Currently, I would say the level of openness we see is low. Others have defined the levels as: Low - teachers believe they know what learners have to learn. A focus on knowledge transfer. Medium - Predetermined Objectives (closed environment) but, using open pedagogical models and encourage dialogue and Problem-based learning. And the goal is for the highest level when Learning Objectives and pathways are highly governed by the learners.

 

Why Create and Use Open Educational Resources?

open textbooksI'm currently working on redesigning courses to use only Open Educational Resources (OER). Ever since I have worked in higher ed, whenever I have discussed open resources that are offered for free some faculty will always ask "Why do people create these things for no money?"
Most of us do our work and create our "intellectual property" (some of which is called that isn't really IP) in order to make money, and in academia to gain promotion and tenure too.
Some of the main motivations for creating OER are the same as the reasons for using OER. In my current project at a community college, we are trying to create course that save students money. Ideally, the course has no cost after students pay their tuition. The biggest cost is almost always textbooks, so using free, open textbooks is important.
I feel that too much course design is based on the textbook used, so OER redesign offers an opportunity for real course redesign. 
On the pedagogical side, open textbooks solve the problem of students simply not buying the book and trying to get by without it. I taught in secondary school for years and all the textbooks were free and I will always say that a free book does not solve the problem of students who do not read the books.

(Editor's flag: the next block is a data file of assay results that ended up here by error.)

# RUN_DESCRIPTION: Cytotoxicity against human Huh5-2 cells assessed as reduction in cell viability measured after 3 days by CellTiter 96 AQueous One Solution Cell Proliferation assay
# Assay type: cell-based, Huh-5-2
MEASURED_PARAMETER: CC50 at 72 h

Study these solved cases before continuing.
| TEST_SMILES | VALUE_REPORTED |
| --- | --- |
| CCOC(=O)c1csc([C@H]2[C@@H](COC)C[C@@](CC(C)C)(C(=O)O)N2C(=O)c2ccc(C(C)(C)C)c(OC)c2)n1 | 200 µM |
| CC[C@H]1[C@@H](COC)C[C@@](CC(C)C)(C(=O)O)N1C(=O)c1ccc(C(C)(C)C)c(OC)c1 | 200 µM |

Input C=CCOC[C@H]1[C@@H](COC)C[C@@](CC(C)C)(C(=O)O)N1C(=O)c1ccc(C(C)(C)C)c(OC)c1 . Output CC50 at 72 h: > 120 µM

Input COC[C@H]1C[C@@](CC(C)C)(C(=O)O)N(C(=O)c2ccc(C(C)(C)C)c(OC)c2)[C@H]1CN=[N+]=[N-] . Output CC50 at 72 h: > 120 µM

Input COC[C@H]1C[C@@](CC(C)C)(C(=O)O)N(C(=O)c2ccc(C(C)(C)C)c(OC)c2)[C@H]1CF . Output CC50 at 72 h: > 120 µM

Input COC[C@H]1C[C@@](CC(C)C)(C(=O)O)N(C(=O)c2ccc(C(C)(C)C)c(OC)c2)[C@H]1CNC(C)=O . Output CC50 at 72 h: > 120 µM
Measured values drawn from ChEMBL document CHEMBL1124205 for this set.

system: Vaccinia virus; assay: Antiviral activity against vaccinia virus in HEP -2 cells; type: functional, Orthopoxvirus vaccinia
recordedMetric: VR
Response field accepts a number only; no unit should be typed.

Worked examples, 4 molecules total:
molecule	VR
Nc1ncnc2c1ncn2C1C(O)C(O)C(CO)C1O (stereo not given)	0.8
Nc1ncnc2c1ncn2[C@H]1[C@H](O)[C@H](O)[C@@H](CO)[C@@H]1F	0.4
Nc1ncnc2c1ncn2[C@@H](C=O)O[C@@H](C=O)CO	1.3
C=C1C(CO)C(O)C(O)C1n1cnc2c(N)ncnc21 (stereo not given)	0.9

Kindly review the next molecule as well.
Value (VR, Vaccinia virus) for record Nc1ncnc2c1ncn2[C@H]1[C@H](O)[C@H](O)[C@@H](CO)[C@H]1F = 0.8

We also know through many studies that students who are strapped for money often choose courses when possible based on low or no cost for textbooks.
Students get annoyed when a professor only uses a small part of the textbook. Using open textbooks allows us to select the sections that we really want to use. Many OER courses use portions of several texts - a few chapters from one and a few from another.
If you not totally happy with the content in an truly open textbook, you can edit it yourself. You can add your own content, add your own images. Of course, in most cases those edits also have to be made open to others to use. I think of an open textbook as a starting point.
Which brings us to the point that creating an OER course takes work. Finding resources is very time-consuming. Editing them is work. If you do it, you do it for your students, for education and for a love of learning that you want to share with the world.
OER creators don't usually make money from their efforts, although there are platforms that offer resources in printed formats for a price. But creators can get recognition and exposure for their efforts and that can sometimes help in the job-hunting and promotion and tenure processes.